An address ot welcome by the representa
tive of the Confederate associations will be
responded to on behalf ex-Federals by Lieut.-
Cen. I’. li. Sheridan. The day will then be
devoted to sight-seeing, and in tlie evening
tficre will be a grand display of fireworks
and-an illumination of the city. A corps ot
buglers have been secured, and regular bugle
calls, at regulation hours, will be an incideu.
of the reunion, reeallinc the former lite on the
tented field. There will also be several ex
cellent bands present to dispense music.
The local Society of the Army ot the Cum
berland for me Northwest have made ar
rangements for all who wish to go to tlie re
union from this city. .
Capt. Charles A. Stone. Corresponding
Secretary of me association, has prepared
mo following information tor all who desue
to go to Chattanooga: The ronnd-tnp fare
from this city, including sleeping-ear from
Louisville, which will be used lor tour day s,
being side-tracked at Chattanooga, will he
S2L The excursion train will leave me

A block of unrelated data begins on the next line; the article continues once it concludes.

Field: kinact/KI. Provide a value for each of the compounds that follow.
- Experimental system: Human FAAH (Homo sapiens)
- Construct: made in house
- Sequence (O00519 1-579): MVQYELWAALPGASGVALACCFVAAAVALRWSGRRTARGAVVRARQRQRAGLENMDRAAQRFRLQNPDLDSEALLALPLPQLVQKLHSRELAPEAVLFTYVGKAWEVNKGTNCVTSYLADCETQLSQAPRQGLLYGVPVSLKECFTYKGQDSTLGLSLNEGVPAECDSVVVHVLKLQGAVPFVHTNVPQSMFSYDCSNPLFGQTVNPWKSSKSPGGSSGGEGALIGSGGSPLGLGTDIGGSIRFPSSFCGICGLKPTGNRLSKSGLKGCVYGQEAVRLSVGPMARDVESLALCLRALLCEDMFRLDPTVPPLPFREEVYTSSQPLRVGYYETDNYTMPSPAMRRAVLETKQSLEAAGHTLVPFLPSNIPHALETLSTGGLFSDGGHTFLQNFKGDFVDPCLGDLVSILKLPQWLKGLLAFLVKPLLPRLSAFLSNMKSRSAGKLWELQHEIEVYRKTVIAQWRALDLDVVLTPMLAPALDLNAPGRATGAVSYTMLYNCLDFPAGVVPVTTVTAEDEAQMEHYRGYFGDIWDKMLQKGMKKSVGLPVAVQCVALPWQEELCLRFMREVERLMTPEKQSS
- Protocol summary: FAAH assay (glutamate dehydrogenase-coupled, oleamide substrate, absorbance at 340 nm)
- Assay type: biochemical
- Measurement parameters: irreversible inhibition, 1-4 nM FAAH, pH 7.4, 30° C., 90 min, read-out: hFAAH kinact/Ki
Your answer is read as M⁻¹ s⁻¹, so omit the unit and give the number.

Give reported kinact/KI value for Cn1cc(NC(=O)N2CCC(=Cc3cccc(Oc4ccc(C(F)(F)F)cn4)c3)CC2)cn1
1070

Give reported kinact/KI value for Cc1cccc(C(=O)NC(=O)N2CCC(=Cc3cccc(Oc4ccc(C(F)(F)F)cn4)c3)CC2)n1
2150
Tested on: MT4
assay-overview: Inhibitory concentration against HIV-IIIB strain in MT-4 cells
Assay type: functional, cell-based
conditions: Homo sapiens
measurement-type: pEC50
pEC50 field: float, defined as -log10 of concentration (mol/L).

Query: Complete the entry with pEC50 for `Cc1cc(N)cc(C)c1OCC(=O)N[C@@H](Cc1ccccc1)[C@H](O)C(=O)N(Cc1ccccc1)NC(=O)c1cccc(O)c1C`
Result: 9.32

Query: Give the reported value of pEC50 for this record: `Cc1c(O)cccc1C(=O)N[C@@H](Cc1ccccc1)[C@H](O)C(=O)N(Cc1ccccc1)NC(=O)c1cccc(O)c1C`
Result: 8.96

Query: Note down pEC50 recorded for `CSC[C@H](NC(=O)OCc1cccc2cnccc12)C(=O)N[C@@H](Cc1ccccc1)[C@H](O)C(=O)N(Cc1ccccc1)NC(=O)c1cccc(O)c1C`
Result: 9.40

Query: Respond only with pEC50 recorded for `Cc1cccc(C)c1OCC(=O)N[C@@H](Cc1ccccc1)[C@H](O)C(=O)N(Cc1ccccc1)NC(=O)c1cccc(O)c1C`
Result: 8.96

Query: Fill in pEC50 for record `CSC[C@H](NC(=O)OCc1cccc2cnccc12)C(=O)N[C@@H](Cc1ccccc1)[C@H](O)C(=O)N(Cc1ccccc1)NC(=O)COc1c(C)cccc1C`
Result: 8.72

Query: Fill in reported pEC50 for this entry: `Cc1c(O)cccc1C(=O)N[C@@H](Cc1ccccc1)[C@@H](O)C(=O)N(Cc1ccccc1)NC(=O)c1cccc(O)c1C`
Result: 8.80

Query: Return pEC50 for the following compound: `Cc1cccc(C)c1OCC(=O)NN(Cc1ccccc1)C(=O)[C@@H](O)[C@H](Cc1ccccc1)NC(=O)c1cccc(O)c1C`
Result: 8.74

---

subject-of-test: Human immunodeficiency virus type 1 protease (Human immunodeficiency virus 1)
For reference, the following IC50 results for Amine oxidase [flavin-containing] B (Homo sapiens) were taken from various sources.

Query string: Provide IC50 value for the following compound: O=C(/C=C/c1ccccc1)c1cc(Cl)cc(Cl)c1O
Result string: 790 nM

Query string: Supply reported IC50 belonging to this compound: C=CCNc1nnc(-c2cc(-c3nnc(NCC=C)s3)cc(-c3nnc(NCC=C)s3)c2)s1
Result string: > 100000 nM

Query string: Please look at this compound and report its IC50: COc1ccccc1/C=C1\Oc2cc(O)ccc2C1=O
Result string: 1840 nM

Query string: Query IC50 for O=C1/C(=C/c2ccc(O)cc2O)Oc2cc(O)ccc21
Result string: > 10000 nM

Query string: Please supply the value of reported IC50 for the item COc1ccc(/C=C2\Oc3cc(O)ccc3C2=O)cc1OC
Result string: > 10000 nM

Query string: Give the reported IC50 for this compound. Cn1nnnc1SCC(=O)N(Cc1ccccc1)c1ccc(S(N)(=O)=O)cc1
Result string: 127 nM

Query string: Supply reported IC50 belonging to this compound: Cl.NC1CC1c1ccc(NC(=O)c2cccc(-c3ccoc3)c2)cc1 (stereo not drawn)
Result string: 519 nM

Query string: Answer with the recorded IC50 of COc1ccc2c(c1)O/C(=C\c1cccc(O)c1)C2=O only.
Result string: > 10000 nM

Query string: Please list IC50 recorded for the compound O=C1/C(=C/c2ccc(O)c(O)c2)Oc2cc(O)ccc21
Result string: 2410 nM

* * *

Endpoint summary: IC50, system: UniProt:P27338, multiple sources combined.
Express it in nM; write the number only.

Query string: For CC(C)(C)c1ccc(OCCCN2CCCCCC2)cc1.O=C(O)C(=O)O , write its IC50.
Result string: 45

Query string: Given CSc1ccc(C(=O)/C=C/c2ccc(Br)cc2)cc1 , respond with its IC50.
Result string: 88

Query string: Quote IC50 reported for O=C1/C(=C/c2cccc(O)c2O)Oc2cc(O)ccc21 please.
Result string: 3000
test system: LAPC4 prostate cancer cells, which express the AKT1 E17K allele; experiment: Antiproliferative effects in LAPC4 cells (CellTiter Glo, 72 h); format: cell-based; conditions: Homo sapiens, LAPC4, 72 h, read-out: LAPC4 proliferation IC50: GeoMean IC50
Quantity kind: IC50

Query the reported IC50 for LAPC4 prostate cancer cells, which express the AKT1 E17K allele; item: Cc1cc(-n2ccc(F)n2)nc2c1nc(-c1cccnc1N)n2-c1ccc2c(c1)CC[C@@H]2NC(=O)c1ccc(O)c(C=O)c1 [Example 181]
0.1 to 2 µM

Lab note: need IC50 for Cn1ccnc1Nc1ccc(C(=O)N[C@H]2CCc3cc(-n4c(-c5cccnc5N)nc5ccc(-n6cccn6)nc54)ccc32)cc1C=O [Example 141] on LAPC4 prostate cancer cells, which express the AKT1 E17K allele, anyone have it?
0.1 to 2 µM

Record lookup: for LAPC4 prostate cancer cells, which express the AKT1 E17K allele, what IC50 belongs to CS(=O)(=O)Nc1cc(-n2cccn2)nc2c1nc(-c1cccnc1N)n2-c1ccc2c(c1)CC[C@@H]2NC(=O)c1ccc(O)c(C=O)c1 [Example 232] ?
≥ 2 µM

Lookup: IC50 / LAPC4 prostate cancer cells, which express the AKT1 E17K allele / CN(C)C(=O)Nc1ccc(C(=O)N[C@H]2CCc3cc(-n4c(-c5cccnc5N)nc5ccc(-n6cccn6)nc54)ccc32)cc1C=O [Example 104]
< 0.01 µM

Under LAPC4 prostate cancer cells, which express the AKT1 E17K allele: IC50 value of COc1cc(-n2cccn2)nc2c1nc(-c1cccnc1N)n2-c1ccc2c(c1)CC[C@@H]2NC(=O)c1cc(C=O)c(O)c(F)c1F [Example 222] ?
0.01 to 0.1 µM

depot of the Kokomo line, corner of Adams
and Canal streets, atSi-HJa. m. Sept. 19, reach
ing Indianapolis at iism p. in., and Louisville
the evening of tlie same day, where sleeping
cars will be furnished. Stops will he made
at Nashville, .Murfreesboro, and other points
familiar to old veterans.
Onitc a number of ladies will accoiiip.ini
their husbands on the trio. It is siigges..Ml
that those going take as little lu,-„.i,,e as
possible to avoid the burden and annoiaiice
of looking afler it. ft is estimated that the
trip will lake six consecutive days.
p.ir The ('lilcU'j'i Tribune.
How like a spirit from rho grave
Your careworn face appears!
Can it be the old. old love
Has slumbered all these years?
• I totally ga/.e Into your eyes—
I see their answering sign;
But what a world of sorrow lies
Between your heart and mine!
Tho vears go by—the roses die—
The lilies fade from view;
But Spring again, ami Summer-rain,
r Will make them bloom again.
With what a thrill of Joy I feel